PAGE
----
The Chaucer Review: An Indexed Bibliography (Vols. 1-30)Return to the Subject List
Clasby, Eugene. "Chaucer's Constance: Womanly Virtue and the Heroic Life." 13 (1979): 221-33.
Instead of making the upper classes comfortable, the Man of Law's Tale reminds them that they are also subject to Fortune. Constance does not suffer for no reason; her suffering pictures human suffering as it relates to God and to virtue. In the Consolation of Philosophy, Boethius addresses a similar fall from power which questions God's power and Boethius's virtue. In the course of their sufferings, Boethius and Constance discover that Providence, not Fortune, rules their lives. Chaucer's treatment of Constance, however, raises additional issues. Constance's responses to her sufferings throughout the tale show her spiritual growth. While Constance submits to physical authority, she never accepts that authority over her spiritual well-being. Constance's identity as a woman symbolizes the life-giving abilities of all humans, and is not a sign of weakness. Chaucer presents Constance from a temporal and an eternal perspective, allowing him to raise questions about evil rulers and Providence.
Hirsh, John C. "Reopening the Prioress's Tale." 10 (1975): 30-45.
Texts like Frederick II of Hohenstaufen's Privilegium e sententia in favorem iudaeorum protecting Jews from charges of ritual murder must cause re-evaluation of the belief that medieval Christians held only one attitude towards Jews. The Prioress's Tale is derived from the liturgy and suggests that the tale intends salvation. Examination of the references to Rachel and to the Lamb leads readers to connect Rachel and the Lamb to the church and the salvation that the church promises. Medieval associations of particular properties with stones, like the Prioress's beads and others mentioned, suggest Providence at work, not Fortune. The boy's death replicates Christ's, and the Jewish characters represent fallen men who, like Adam, listened to Satan. Chaucer thus suggests that all people work into a larger plan of salvation.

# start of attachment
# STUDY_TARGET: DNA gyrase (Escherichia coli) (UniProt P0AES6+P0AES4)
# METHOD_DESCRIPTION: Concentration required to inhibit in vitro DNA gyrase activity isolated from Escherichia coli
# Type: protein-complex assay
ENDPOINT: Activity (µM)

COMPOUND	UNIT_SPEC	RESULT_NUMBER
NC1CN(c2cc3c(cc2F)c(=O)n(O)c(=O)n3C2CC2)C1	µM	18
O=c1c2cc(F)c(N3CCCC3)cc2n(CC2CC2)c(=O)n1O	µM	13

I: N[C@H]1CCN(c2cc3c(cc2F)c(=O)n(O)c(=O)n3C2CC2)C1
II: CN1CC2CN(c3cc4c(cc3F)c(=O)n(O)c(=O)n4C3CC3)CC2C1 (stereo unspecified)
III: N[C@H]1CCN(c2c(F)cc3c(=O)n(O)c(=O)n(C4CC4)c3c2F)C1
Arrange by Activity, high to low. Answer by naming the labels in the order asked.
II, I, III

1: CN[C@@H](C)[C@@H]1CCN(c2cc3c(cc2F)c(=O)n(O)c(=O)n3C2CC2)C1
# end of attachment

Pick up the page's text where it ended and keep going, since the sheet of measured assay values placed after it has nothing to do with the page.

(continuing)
Ridley, Florence H. "The Treatment of Animals in the Poetry of Henryson and Dunbar." 24 (1990): 356-66.
"The Thrissill and the Rois," like many of Dunbar's other poems, uses animal imagery. In "On the Resurrection of Christ" the animals represent the various figures in the resurrection story. Dunbar's animal images are similar to those used in painting. In "Ane Ballat of the Fen3eit Freir of Tungland" Dunbar's habit of making humans into animals and using animal images drawn from art is clearly visible. In "Tua Mariit Wemen and the Wedo" readers see Dunbar's frequent use of horses as images for people. He also uses such images in "The Petition of the Gray Horse, Auld Dunbar." Dunbar also wrote beast fables such as "The Wowing of the King quhen he wes in Dunfermeling," though Dunbar does not seem especially concerned to present a moral. Henryson's work is more concerned with teaching, thus more concerned with offering a moral for his stories as in moral fables. Henryson also uses animal imagery but draws more from bestiaries and heraldry than from art. Dunbar satirizes particular people in poems like "Of James Dog," "Ane Blak Moir," "The Turnament," and "Epetaphe for Donald Oure." Henryson reverses the pattern of picturing people as animals by depicting animals as humans in protest against oppression and to show compassion as in "The Sheep and the Dog," "The Wolf and the Lamb," and "The Preaching of the Swallow." Though Henryson never explicitly questions Providence, his implicit questioning comes through in his work.
Stevens, Martin. "The Winds of Fortune in the Troilus." 13 (1979): 285-307.
In Troilus and Criseyde Chaucer uses the image of the boat in the sea of life driven by a force such as Fortune uncontrolled by man . Troilus uses this image to describe his state. Ultimately, he ceases to believe that Fortune steers his boat and focuses on Criseyde instead. The attention to an earthly guide leads to his destruction. All of the characters recognize the power of supernatural forces, but they fail to recognize what those forces are doing in their world. The narrator is most subject to Fortune, recognizing his powerlessness; he presents authority, but not experience. Pandarus stands in direct opposition to the narrator because he acts on his own, disregarding the will of the gods. Pandarus is a poet-figure because he "makes" the love between Troilus and Criseyde with his words (247), but while Pandarus freely uses his imagination, the narrator merely reports. The conflict between the two points of view reflects Chaucer's struggle to define the role of the artist. In the sea-imagery, Troilus's direction, first inward towards consummating his love and then outward to death, becomes important. Chaucer uses the image of the boat driven across the sea of life to depict Boethius's idea that recognizing God's Providence requires insight.